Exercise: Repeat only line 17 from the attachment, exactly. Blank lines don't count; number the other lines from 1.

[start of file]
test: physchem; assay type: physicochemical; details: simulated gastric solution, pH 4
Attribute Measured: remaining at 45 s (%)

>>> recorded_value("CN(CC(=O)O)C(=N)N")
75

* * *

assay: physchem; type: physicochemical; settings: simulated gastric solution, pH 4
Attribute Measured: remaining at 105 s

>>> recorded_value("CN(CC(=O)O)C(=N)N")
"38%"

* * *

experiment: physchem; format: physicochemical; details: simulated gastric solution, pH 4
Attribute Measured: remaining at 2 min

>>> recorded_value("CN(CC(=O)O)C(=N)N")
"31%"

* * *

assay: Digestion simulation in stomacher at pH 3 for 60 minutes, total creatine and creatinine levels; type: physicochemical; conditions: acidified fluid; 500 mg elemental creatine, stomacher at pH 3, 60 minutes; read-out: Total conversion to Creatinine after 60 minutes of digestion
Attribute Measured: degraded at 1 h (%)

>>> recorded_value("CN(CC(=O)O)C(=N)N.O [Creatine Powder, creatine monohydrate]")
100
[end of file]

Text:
Attribute Measured: degraded at 1 h (%)